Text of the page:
Workers Health & Safety Centre

Lung disease linked to stone countertop fabrication

Worker sanding a stone countertop
Evidence linking silicosis with workers who cut, drill and polish stone countertops is mounting, but a recent report suggests we need not wait for more evidence to act.     
"We urgently need to identify stone fabrication workers at risk and reduce their exposure to silica dust," says Dr. Amy Heinzerling, Epidemic Intelligence Service Officer, U.S. Centers for Disease Control and Prevention (CDC) and co-author of a recent report entitled Severe Silicosis in Engineered Stone Fabrication Workers. "Employers, public health authorities and health care providers must all work together to address this emerging silicosis threat in the stone fabrication industry."
Silica is a well-recognized occupational hazard in many industries including mining, construction, glass manufacturing, sandblasting and foundry work. The growing concern for workers who fabricate and install stone countertops is the extreme volume of fine respirable silica dust generated during fabrication.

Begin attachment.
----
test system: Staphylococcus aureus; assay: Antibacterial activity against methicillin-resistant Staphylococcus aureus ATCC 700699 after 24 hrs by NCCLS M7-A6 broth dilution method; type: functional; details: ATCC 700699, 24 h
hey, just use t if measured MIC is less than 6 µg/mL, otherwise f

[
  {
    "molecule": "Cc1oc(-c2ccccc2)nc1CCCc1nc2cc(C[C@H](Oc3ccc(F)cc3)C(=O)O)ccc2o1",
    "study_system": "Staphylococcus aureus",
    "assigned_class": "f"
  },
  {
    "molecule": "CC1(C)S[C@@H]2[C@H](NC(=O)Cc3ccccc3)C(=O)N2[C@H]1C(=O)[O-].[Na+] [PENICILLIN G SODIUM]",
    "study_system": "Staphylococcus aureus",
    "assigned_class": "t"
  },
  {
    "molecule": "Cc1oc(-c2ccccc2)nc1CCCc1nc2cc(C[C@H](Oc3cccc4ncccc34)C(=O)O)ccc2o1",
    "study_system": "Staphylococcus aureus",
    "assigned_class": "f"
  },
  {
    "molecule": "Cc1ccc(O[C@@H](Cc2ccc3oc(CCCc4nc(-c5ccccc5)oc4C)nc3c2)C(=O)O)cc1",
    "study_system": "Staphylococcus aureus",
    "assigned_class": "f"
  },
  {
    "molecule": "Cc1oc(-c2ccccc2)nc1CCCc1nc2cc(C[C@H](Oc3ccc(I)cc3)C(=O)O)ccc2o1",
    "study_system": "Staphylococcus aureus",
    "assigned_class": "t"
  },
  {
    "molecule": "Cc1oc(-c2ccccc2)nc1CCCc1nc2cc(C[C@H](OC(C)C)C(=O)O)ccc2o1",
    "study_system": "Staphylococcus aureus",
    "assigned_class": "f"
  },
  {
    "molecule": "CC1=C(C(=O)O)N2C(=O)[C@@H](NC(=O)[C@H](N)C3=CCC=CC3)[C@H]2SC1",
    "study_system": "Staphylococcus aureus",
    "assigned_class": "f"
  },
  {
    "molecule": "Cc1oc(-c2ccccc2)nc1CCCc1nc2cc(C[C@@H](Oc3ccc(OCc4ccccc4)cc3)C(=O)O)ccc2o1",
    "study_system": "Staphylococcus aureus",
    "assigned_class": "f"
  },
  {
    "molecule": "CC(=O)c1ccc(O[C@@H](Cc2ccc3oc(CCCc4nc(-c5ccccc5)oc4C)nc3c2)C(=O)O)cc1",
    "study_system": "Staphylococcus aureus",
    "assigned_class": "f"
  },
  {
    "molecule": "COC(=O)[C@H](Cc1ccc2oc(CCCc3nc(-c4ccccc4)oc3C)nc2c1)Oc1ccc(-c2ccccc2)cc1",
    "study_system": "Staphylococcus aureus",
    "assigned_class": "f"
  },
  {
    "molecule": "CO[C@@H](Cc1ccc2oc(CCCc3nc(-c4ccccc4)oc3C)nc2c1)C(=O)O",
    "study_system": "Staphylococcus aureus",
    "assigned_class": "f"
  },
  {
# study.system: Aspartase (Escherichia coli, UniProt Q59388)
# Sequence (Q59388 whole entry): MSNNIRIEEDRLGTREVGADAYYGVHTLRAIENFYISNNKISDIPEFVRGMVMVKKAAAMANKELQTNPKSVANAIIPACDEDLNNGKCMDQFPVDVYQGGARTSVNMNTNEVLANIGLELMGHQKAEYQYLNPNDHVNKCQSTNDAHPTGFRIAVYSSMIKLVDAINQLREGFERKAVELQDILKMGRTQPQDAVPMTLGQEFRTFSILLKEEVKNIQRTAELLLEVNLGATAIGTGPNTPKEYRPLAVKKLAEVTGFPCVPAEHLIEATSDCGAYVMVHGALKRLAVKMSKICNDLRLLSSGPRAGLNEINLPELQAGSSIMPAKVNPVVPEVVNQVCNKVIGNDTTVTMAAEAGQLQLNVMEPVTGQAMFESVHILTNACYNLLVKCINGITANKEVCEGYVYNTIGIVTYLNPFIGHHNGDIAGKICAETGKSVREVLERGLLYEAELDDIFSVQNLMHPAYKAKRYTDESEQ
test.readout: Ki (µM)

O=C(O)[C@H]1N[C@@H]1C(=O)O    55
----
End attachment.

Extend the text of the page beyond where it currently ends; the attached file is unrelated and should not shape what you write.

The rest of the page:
Airborne silica dust is easily inhaled into the lungs causing inflammation and scarring. Over time, this can cause silicosis—an incurable and progressively disabling lung disease. For those exposed to significant amounts of respirable silica, the timeframe from exposure to suffering can be accelerated.

Occupational health crisis

Heinzerling was part of a team of researchers who examined six cases of silicosis from a single stone countertop fabrication company in California, four cases from one workplace in Texas and a single case in Washington State. Seven additional cases from Colorado were also included.  
In 11 of the 18 cases analyzed, workers were under 50 years of age and the disease was defined as severe and progressive. In one case, the worker had performed stone fabrication for just two years. Two of the workers died at age 38 and 36, after working respectively just nine and 13 years in the sector.